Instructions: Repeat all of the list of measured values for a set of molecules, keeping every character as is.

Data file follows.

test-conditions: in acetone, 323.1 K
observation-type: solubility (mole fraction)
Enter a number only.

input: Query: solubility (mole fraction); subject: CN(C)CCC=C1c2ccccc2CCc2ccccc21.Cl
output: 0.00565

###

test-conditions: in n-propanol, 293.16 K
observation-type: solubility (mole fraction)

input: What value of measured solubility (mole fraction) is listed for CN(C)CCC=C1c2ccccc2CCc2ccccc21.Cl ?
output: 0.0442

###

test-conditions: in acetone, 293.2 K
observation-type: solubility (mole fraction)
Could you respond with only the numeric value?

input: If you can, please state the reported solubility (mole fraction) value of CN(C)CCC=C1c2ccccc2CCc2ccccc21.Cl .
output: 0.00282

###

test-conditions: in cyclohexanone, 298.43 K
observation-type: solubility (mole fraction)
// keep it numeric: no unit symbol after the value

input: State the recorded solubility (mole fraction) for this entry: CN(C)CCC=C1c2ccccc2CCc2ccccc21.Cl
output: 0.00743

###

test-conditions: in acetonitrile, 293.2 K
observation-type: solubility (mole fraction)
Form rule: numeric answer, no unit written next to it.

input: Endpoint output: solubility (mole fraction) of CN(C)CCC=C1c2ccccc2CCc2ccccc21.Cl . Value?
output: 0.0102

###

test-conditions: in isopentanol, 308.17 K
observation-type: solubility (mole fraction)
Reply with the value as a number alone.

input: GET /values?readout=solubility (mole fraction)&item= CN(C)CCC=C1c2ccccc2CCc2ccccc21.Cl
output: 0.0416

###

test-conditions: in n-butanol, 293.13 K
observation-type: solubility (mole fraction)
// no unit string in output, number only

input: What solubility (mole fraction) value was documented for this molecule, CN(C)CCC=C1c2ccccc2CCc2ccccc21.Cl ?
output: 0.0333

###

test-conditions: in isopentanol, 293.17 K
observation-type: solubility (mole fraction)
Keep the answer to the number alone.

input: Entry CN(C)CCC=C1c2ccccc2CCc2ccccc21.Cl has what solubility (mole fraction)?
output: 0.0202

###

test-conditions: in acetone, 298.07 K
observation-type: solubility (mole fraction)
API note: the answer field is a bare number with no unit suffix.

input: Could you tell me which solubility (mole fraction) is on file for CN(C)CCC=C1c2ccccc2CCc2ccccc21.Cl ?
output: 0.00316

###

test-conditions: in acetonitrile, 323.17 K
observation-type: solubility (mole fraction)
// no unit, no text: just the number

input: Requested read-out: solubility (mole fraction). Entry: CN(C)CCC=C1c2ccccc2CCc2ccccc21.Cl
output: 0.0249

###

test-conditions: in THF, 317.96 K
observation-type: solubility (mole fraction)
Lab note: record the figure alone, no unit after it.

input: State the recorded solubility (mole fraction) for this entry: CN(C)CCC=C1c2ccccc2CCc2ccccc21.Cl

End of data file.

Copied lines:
test-conditions: in acetone, 323.1 K
observation-type: solubility (mole fraction)
Enter a number only.

input: Query: solubility (mole fraction); subject: CN(C)CCC=C1c2ccccc2CCc2ccccc21.Cl
output: 0.00565

###

test-conditions: in n-propanol, 293.16 K
observation-type: solubility (mole fraction)

input: What value of measured solubility (mole fraction) is listed for CN(C)CCC=C1c2ccccc2CCc2ccccc21.Cl ?
output: 0.0442

###

test-conditions: in acetone, 293.2 K
observation-type: solubility (mole fraction)
Could you respond with only the numeric value?

input: If you can, please state the reported solubility (mole fraction) value of CN(C)CCC=C1c2ccccc2CCc2ccccc21.Cl .
output: 0.00282

###

test-conditions: in cyclohexanone, 298.43 K
observation-type: solubility (mole fraction)
// keep it numeric: no unit symbol after the value

input: State the recorded solubility (mole fraction) for this entry: CN(C)CCC=C1c2ccccc2CCc2ccccc21.Cl
output: 0.00743

###

test-conditions: in acetonitrile, 293.2 K
observation-type: solubility (mole fraction)
Form rule: numeric answer, no unit written next to it.

input: Endpoint output: solubility (mole fraction) of CN(C)CCC=C1c2ccccc2CCc2ccccc21.Cl . Value?
output: 0.0102

###

test-conditions: in isopentanol, 308.17 K
observation-type: solubility (mole fraction)
Reply with the value as a number alone.

input: GET /values?readout=solubility (mole fraction)&item= CN(C)CCC=C1c2ccccc2CCc2ccccc21.Cl
output: 0.0416

###

test-conditions: in n-butanol, 293.13 K
observation-type: solubility (mole fraction)
// no unit string in output, number only

input: What solubility (mole fraction) value was documented for this molecule, CN(C)CCC=C1c2ccccc2CCc2ccccc21.Cl ?
output: 0.0333

###

test-conditions: in isopentanol, 293.17 K
observation-type: solubility (mole fraction)
Keep the answer to the number alone.

input: Entry CN(C)CCC=C1c2ccccc2CCc2ccccc21.Cl has what solubility (mole fraction)?
output: 0.0202

###

test-conditions: in acetone, 298.07 K
observation-type: solubility (mole fraction)
API note: the answer field is a bare number with no unit suffix.

input: Could you tell me which solubility (mole fraction) is on file for CN(C)CCC=C1c2ccccc2CCc2ccccc21.Cl ?
output: 0.00316

###

test-conditions: in acetonitrile, 323.17 K
observation-type: solubility (mole fraction)
// no unit, no text: just the number

input: Requested read-out: solubility (mole fraction). Entry: CN(C)CCC=C1c2ccccc2CCc2ccccc21.Cl
output: 0.0249

###

test-conditions: in THF, 317.96 K
observation-type: solubility (mole fraction)
Lab note: record the figure alone, no unit after it.

input: State the recorded solubility (mole fraction) for this entry: CN(C)CCC=C1c2ccccc2CCc2ccccc21.Cl